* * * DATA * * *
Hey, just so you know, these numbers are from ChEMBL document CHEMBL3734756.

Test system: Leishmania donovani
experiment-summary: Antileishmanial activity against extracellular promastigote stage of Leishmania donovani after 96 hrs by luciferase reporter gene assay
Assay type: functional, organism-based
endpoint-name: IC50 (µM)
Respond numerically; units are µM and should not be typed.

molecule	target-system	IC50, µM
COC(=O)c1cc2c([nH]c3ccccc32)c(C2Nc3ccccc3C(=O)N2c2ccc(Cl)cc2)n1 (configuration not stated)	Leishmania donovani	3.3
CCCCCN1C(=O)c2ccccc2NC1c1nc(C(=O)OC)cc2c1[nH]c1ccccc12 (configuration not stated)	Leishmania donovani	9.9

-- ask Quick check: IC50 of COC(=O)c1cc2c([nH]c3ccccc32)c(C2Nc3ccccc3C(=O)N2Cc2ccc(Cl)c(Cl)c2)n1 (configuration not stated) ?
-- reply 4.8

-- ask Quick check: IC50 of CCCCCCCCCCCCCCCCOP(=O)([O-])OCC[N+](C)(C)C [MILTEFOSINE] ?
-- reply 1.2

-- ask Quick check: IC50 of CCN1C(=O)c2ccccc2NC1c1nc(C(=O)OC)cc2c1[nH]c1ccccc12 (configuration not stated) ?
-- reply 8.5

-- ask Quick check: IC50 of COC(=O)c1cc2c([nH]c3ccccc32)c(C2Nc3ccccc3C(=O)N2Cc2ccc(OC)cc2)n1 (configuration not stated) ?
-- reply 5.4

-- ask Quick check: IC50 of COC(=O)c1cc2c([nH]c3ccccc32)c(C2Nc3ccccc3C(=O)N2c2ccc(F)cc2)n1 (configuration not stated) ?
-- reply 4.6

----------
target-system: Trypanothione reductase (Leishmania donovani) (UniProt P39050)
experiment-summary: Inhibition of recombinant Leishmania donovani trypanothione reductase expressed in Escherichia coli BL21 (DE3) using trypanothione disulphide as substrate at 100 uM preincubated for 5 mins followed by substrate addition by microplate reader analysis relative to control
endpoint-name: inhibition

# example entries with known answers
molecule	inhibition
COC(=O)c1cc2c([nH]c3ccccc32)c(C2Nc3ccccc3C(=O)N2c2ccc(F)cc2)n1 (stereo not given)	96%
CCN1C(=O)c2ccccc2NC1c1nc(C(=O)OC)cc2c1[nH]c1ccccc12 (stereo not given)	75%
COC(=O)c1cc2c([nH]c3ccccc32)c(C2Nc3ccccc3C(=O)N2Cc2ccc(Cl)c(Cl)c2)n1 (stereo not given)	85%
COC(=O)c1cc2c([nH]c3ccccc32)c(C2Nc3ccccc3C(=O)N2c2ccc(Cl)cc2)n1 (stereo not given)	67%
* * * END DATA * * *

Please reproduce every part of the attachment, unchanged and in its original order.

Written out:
Hey, just so you know, these numbers are from ChEMBL document CHEMBL3734756.

Test system: Leishmania donovani
experiment-summary: Antileishmanial activity against extracellular promastigote stage of Leishmania donovani after 96 hrs by luciferase reporter gene assay
Assay type: functional, organism-based
endpoint-name: IC50 (µM)
Respond numerically; units are µM and should not be typed.

molecule	target-system	IC50, µM
COC(=O)c1cc2c([nH]c3ccccc32)c(C2Nc3ccccc3C(=O)N2c2ccc(Cl)cc2)n1 (configuration not stated)	Leishmania donovani	3.3
CCCCCN1C(=O)c2ccccc2NC1c1nc(C(=O)OC)cc2c1[nH]c1ccccc12 (configuration not stated)	Leishmania donovani	9.9

-- ask Quick check: IC50 of COC(=O)c1cc2c([nH]c3ccccc32)c(C2Nc3ccccc3C(=O)N2Cc2ccc(Cl)c(Cl)c2)n1 (configuration not stated) ?
-- reply 4.8

-- ask Quick check: IC50 of CCCCCCCCCCCCCCCCOP(=O)([O-])OCC[N+](C)(C)C [MILTEFOSINE] ?
-- reply 1.2

-- ask Quick check: IC50 of CCN1C(=O)c2ccccc2NC1c1nc(C(=O)OC)cc2c1[nH]c1ccccc12 (configuration not stated) ?
-- reply 8.5

-- ask Quick check: IC50 of COC(=O)c1cc2c([nH]c3ccccc32)c(C2Nc3ccccc3C(=O)N2Cc2ccc(OC)cc2)n1 (configuration not stated) ?
-- reply 5.4

-- ask Quick check: IC50 of COC(=O)c1cc2c([nH]c3ccccc32)c(C2Nc3ccccc3C(=O)N2c2ccc(F)cc2)n1 (configuration not stated) ?
-- reply 4.6

----------
target-system: Trypanothione reductase (Leishmania donovani) (UniProt P39050)
experiment-summary: Inhibition of recombinant Leishmania donovani trypanothione reductase expressed in Escherichia coli BL21 (DE3) using trypanothione disulphide as substrate at 100 uM preincubated for 5 mins followed by substrate addition by microplate reader analysis relative to control
endpoint-name: inhibition

# example entries with known answers
molecule	inhibition
COC(=O)c1cc2c([nH]c3ccccc32)c(C2Nc3ccccc3C(=O)N2c2ccc(F)cc2)n1 (stereo not given)	96%
CCN1C(=O)c2ccccc2NC1c1nc(C(=O)OC)cc2c1[nH]c1ccccc12 (stereo not given)	75%
COC(=O)c1cc2c([nH]c3ccccc32)c(C2Nc3ccccc3C(=O)N2Cc2ccc(Cl)c(Cl)c2)n1 (stereo not given)	85%
COC(=O)c1cc2c([nH]c3ccccc32)c(C2Nc3ccccc3C(=O)N2c2ccc(Cl)cc2)n1 (stereo not given)	67%